Greenland’s digital gap on its way to being bridged | Polarjournal
The new Amazonas Nexus satellite covers the entire American continent, the North Atlantic corridor, and Greenland. Image: Thales Alenia Space

Greenland is bridging the digital gap on the island, separating the inhabitants of the north and east, who are not served by the submarine cable network, from those in the west and south who benefit from a high-speed Internet network.

Since February 6th, the telecommunication company Tele Greenland has taken a decisive step in the networking of Greenlanders. The company has participated financially in a space mission that has just successfully sent a satellite into space. Amazonas Nexus is reaching its stationary orbit over the North Atlantic and the American continent. It belongs to the Spanish operator Hispasat, and will be connected to the Greenland telecommunication network.

Tele Greenland signed a cooperation agreement with Hispasat to provide a stable broadband Internet connection to the 8% of Greenland’s population that did not have one before. The island has fifty-six thousand inhabitants. “This way, children can learn English more easily,” says Tele Greenland. But not only that, as the bandwidth will also be open to the mining companies in the region for their own use. At this time, seven active licenses are open, including the Aappaluttoq ruby mine. The device will also improve the current rescue system in the most remote areas.

This step follows the construction of a receiving ground station in Tasiilaq in 2020, then in Ittoqqortoormiit in 2021 by Tele Greenland, as well as a third one in Qaanaaq, by Skybrokers, a Dutch telecommunication operator. This will allow these three regions to receive stable broadband connection by late summer or fall of 2023.

KNR is the Greenlandic media that produces radio and television programs from its headquarters in Nuuk. It will also take advantage of this network extension to broadcast its programs. Image: Martin Chemnitz

Tele greenland director Kristian Reinert Davidsen said in a press release, “We are doing our best to ensure that areas of Greenland are covered by satellite connections when they are not covered by undersea cable, and thus can have stable connections, even though satellites are more sensitive to wind and weather conditions.” This connection will improve education, health and access to government services for local people as well as recreation, according to the director.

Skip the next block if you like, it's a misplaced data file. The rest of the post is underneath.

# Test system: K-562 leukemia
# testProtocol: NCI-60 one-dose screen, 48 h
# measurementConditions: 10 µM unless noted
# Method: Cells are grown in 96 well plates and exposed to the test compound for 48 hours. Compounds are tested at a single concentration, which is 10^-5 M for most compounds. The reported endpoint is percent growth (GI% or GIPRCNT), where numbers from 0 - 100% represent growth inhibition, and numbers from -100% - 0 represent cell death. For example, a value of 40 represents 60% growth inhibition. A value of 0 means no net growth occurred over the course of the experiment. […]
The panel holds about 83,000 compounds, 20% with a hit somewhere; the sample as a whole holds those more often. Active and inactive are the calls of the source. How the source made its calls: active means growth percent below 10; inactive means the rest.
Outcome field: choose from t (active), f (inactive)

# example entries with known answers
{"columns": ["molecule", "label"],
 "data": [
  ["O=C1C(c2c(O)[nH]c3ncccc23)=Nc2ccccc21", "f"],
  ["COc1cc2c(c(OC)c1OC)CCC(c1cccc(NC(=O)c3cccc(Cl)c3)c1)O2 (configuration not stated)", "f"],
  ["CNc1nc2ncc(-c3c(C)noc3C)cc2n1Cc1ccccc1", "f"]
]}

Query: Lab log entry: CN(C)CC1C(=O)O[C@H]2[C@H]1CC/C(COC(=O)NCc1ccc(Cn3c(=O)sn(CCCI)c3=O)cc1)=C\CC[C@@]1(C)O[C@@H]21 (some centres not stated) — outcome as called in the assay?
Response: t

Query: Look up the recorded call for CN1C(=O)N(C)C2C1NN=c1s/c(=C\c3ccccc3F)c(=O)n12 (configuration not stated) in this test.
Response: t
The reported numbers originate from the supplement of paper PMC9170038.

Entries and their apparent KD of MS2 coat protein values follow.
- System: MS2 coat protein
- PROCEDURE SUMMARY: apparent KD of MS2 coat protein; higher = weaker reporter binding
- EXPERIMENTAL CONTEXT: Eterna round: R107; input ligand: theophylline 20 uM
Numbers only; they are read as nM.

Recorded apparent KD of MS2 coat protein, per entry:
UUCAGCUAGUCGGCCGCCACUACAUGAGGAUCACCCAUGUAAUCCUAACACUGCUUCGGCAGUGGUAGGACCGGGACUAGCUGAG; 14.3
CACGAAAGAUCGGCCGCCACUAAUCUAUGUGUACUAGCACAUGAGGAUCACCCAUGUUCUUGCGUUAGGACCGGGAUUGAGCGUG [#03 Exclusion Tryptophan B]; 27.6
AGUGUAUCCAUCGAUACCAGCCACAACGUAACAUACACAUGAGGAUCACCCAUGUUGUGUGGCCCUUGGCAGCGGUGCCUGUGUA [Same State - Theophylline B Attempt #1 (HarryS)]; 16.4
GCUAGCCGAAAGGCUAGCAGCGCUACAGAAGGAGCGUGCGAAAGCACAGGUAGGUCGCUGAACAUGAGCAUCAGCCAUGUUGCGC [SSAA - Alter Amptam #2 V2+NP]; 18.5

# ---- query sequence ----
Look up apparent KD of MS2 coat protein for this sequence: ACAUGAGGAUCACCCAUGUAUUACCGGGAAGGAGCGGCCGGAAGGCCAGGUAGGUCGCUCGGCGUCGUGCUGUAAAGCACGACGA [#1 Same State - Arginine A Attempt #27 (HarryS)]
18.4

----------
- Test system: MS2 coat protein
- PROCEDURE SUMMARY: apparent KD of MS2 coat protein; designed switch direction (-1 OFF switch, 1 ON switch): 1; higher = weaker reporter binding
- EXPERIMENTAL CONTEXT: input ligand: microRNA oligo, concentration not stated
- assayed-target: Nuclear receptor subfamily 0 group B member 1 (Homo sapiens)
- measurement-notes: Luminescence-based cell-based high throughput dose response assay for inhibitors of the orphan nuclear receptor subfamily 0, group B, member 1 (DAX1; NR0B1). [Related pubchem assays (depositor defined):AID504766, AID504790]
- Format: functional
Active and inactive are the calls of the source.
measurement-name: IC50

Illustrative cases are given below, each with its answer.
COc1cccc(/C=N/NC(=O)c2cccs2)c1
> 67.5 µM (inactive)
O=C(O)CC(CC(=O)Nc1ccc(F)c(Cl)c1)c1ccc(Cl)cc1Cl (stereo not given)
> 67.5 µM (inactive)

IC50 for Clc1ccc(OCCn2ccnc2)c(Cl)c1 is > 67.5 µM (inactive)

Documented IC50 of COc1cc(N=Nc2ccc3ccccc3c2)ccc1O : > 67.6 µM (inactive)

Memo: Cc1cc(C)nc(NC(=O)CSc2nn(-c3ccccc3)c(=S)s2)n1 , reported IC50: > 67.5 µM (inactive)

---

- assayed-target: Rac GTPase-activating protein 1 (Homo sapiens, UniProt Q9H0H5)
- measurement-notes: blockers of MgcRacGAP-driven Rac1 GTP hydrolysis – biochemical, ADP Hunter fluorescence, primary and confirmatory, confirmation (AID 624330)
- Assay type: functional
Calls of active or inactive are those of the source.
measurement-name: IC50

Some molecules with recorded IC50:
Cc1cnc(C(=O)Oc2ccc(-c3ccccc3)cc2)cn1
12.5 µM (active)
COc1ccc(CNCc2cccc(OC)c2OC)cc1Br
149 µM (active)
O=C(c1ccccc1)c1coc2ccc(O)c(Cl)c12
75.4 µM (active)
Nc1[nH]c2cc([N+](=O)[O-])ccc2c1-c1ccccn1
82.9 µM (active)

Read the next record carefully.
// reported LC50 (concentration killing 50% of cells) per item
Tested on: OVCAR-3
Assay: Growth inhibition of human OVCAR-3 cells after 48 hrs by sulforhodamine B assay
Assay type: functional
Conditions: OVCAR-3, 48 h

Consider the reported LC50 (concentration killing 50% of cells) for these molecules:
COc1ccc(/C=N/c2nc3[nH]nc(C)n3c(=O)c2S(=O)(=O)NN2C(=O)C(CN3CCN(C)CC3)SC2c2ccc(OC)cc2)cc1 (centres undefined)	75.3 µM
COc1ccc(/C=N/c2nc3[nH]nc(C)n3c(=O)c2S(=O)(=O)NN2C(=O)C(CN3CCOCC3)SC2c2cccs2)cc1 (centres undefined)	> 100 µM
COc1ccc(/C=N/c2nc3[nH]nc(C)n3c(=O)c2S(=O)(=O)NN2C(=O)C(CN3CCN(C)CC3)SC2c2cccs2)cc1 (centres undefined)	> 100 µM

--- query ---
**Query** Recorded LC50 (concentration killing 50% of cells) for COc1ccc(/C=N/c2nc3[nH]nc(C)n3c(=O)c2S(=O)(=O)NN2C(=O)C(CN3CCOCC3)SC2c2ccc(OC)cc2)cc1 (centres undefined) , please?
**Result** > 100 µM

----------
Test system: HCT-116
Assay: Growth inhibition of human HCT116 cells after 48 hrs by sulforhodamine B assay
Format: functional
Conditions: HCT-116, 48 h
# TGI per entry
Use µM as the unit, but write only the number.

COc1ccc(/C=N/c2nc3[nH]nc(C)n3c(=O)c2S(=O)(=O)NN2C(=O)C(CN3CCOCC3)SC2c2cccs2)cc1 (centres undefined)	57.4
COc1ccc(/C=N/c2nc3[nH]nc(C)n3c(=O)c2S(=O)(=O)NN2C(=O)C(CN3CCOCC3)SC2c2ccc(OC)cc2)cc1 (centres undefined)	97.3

The digital gap is not only a matter of geography, but also of socio-economic level, both in terms of income and education. A mobile package with 20 gigabits of digital data is sold for 67 euros today, in a region where the GDP per capita is fifty thousand euros, slightly more than in Germany. “We are experiencing a digital revolution,” explains the Tele Greenland spokeswoman. This could be another step towards the emancipation of a nation, or the arrival of new foreign economic actors.

Amazonas Nexus was launched by SpaceX from the launch pad at Cape Canaveral Space Station in Florida. This satellite was built by the French and Italian companies Thales and Leonardo. Hispasat owns and operates the satellite, which complements the ground coverage of another satellite in its fleet, Amazonas 2, which covers the 61st degree of west longitude. It will give Hispasat access to new customers and new markets for services in the air and maritime transport sectors. Far beyond the borders of Greenland.

Camille Lin, PolarJournal

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